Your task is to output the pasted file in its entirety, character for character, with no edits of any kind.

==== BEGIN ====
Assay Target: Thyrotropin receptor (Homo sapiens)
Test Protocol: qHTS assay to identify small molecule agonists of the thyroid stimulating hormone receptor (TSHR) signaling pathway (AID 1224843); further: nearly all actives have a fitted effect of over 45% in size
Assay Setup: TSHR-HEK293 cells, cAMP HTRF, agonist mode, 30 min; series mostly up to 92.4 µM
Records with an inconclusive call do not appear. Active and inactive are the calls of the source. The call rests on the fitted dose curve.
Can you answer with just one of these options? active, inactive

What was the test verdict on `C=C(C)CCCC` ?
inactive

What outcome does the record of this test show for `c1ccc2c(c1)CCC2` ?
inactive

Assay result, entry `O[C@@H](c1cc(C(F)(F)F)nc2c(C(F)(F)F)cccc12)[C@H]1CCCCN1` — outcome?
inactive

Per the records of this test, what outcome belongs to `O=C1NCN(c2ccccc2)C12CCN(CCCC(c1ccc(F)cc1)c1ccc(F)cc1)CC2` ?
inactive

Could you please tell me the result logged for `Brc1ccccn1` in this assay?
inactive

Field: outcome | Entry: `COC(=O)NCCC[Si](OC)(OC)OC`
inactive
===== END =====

Assay Target: Thyrotropin receptor (Homo sapiens)
Test Protocol: qHTS assay to identify small molecule agonists of the thyroid stimulating hormone receptor (TSHR) signaling pathway (AID 1224843); further: nearly all actives have a fitted effect of over 45% in size
Assay Setup: TSHR-HEK293 cells, cAMP HTRF, agonist mode, 30 min; series mostly up to 92.4 µM
Records with an inconclusive call do not appear. Active and inactive are the calls of the source. The call rests on the fitted dose curve.
Can you answer with just one of these options? active, inactive

What was the test verdict on `C=C(C)CCCC` ?
inactive

What outcome does the record of this test show for `c1ccc2c(c1)CCC2` ?
inactive

Assay result, entry `O[C@@H](c1cc(C(F)(F)F)nc2c(C(F)(F)F)cccc12)[C@H]1CCCCN1` — outcome?
inactive

Per the records of this test, what outcome belongs to `O=C1NCN(c2ccccc2)C12CCN(CCCC(c1ccc(F)cc1)c1ccc(F)cc1)CC2` ?
inactive

Could you please tell me the result logged for `Brc1ccccn1` in this assay?
inactive

Field: outcome | Entry: `COC(=O)NCCC[Si](OC)(OC)OC`
inactive